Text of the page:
Step 3: Cut Main Opening in Can Bottom

Cut the main opening by cutting out the center of the bottom of the can using an x-acto knife. 

Hint: Go over the area with the knife a few times before cutting all of the way through.
<p>I have been meaning to make one of these for some time. I modified mine a little, and only used one can - it was all I had, and I was also lacking patience! It turned out well, but I made the slot in the inner ring too small, so it takes a fair time to prime (around 20 seconds) and therefore I am burning more fuel on the front end. Once it was up an running, it burn really well and boiled a cup of water in a little over one min. Funny thing was, I went to snuff it and realized I couldn't cover the little holes with a flat plate (of course not!) and I had some excitement for a moment or two. </p><p>So I then made a simple cozy for it out of aluminium foil, which slips nicely over it and acts a a little storage cap for it as well. </p><p>I look forward to doing a neater job on the next one, using two cans, and burning a cleaner fuel.</p><p>Cheers!</p><p>P.s - I also didn't have any rubbing alcohol, so I used my wife's shellac nail polish remover. Big mistake! Boy that stuff stinks, burns super dirty and leave a residue on the stove and anything the flame touches! Don't do it! :) LOL</p>
<p>Now this looks professional and safer than most I've seen. I am encouraged to make this one. I would have liked to se a picture of it in use with how to use fuel ratio.</p>
<p>This is the one I made using the directions here. <br><br>This was made with a crappy paring knife (that I had to keep sharpening over and over again), a ruler, a drill, and the scissors in a cheap knock-off Swiss Army Knife wannabe.<br><br>I used improvised tools, didn't come out as nice as I wanted it to...but it worked and worked well. <br><br>This is a good set of instructions. I followed them to the best of my ability with the tools I had at hand and the final result was something that worked as advertised. I can't wait to see what I could produce following them when I break out my dremel tool and cylinder cutting jig. </p>
<p>I've made four different alcohol stoves based on different instructables, and this is by far my favorite. The others are harder to light, requiring you to hold a flame to the outside of the can to get the alcohol hot enough to produce fumes. After testing them all out, I threw the others away and am now making a bunch of this version to give to my family and friends for their camping packs and bug out bags. Excellent instructable!</p>
AWSOME could save some ones life
great, it looks like a trangia burner, but much cheaper. tony
Side note, especially about the 'Open flame during use will be hot' statement, Imagine, hot enough to melt the aluminum itself! I put one of these inside an old Sterno stove frame, and put the disc I scored out of the 2nd can bottom, on top.. Within a minute, the piece which was about only an inch from the top of the cans, melted and fell into the center well.. so yes, it DOES produce enough heat!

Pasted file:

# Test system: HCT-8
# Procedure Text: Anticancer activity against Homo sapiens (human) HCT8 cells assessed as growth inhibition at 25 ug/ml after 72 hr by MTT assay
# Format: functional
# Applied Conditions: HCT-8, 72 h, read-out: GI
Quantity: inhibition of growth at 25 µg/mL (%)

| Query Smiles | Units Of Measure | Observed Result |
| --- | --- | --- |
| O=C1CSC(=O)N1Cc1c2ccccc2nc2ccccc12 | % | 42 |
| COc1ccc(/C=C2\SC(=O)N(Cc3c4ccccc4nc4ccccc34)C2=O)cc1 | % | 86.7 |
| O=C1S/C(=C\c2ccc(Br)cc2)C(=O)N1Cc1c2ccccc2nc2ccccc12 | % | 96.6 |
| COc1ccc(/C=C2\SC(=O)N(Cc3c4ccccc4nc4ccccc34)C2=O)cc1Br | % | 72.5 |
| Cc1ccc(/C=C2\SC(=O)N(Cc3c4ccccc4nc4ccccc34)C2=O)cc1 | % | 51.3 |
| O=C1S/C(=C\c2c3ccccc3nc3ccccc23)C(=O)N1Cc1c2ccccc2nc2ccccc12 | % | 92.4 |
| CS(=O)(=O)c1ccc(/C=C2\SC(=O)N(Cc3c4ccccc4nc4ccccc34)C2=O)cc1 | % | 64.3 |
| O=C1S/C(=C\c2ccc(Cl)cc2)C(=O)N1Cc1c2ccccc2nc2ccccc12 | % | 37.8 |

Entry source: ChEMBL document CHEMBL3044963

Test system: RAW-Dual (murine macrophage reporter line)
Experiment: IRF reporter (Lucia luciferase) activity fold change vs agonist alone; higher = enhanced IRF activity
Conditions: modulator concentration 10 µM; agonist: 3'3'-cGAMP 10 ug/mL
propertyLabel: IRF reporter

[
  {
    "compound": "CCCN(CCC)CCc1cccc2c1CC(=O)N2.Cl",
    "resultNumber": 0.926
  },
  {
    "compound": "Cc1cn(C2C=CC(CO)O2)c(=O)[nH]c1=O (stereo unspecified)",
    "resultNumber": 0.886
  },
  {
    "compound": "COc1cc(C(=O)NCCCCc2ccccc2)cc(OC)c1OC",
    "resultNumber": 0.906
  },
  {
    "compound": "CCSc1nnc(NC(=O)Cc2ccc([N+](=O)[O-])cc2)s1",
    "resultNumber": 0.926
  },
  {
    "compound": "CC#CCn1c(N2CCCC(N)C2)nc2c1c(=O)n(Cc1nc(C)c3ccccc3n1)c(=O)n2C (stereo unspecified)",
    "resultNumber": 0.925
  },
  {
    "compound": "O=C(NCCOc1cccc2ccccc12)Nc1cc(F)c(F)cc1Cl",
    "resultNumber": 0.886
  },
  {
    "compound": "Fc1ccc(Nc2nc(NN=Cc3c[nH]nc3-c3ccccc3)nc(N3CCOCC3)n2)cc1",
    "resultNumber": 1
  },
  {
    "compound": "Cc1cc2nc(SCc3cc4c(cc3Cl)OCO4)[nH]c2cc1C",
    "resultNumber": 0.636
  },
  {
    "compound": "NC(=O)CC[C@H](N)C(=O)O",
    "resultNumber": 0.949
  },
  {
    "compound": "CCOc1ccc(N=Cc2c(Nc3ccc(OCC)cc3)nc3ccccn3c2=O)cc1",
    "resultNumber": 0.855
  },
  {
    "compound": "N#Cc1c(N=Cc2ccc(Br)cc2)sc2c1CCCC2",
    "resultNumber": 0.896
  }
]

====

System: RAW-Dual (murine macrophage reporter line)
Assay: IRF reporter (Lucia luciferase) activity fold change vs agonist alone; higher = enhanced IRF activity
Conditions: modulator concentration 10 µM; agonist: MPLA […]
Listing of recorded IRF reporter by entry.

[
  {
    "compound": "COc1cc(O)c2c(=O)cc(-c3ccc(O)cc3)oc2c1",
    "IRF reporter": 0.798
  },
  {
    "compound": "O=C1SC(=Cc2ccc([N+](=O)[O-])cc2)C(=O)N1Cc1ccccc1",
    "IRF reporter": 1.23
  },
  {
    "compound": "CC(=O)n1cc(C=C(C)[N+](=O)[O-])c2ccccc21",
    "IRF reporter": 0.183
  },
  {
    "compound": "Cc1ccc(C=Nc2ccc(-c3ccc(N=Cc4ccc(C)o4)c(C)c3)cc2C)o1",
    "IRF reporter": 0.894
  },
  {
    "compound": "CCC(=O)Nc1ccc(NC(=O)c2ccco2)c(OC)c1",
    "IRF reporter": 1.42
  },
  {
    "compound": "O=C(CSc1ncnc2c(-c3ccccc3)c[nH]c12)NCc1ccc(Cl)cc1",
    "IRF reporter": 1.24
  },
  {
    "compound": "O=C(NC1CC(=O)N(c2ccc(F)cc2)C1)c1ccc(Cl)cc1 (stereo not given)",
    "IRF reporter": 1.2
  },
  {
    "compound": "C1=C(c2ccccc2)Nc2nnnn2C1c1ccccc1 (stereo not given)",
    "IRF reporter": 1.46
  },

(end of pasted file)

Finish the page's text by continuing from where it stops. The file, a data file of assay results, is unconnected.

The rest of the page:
nice finished look for something made out of trash. We are ready for the post nuclear apocalypse lifestyle!
Actually, I had mine ready to go when Hurricane Sandy blew through New England.. Thankfully, never needed them.. but the southern sections got hit pretty good.
Great! if you did this with a couple of Fosters cans or even bigger two hieneken mini kegs, wow this is complety scale able.
I did the same with a pair of &quot;Steel Reserve&quot; cans someone dumped near a bridge riser, (while out Geocache hunting.) The only drawback, is it doesn't really add more heat.. But it is still do-able. I still can't quite perfect it enough to post, but the soda/beer can size is possible with just a single can, simply scoring out the center disc of the top.. I imagine the Foster's can version would be about the size of a standard marine alcohol stove. <br>
I can't quite get a clean-cut on the prototypes I've been trying to make, but the whole can stove with the open top, can also be made with just a single can, by cutting the top end about the same distance as from the bottom, but carefully using a knife point to score along the inside of the top, inside the flat with the opening, and using a strip of the can side not used, as the catalyst. (to carry heat from the top, down into the alcohol.) It's the scoring part that I keep mucking up.. sometimes too much, sometimes too little, and it ends-up tearing, which pretty much ruins the end to be pushed into.. But, just scoring the inside of the top, inside the center rib, does work just as well as using a 2nd can bottom. <br>
by far the best out there nice ible <br>
Great work!!! Best design out there!
works well thank you :)
This is the first &quot;can stove&quot; that I felt I could effectively build/use. Great design! I haven't tested it yet, I'll have to do that in a little bit. But here's a pic!
Thanks. Looks good
Well done Instructable! Every step is easy to follow. Needs be Featured!

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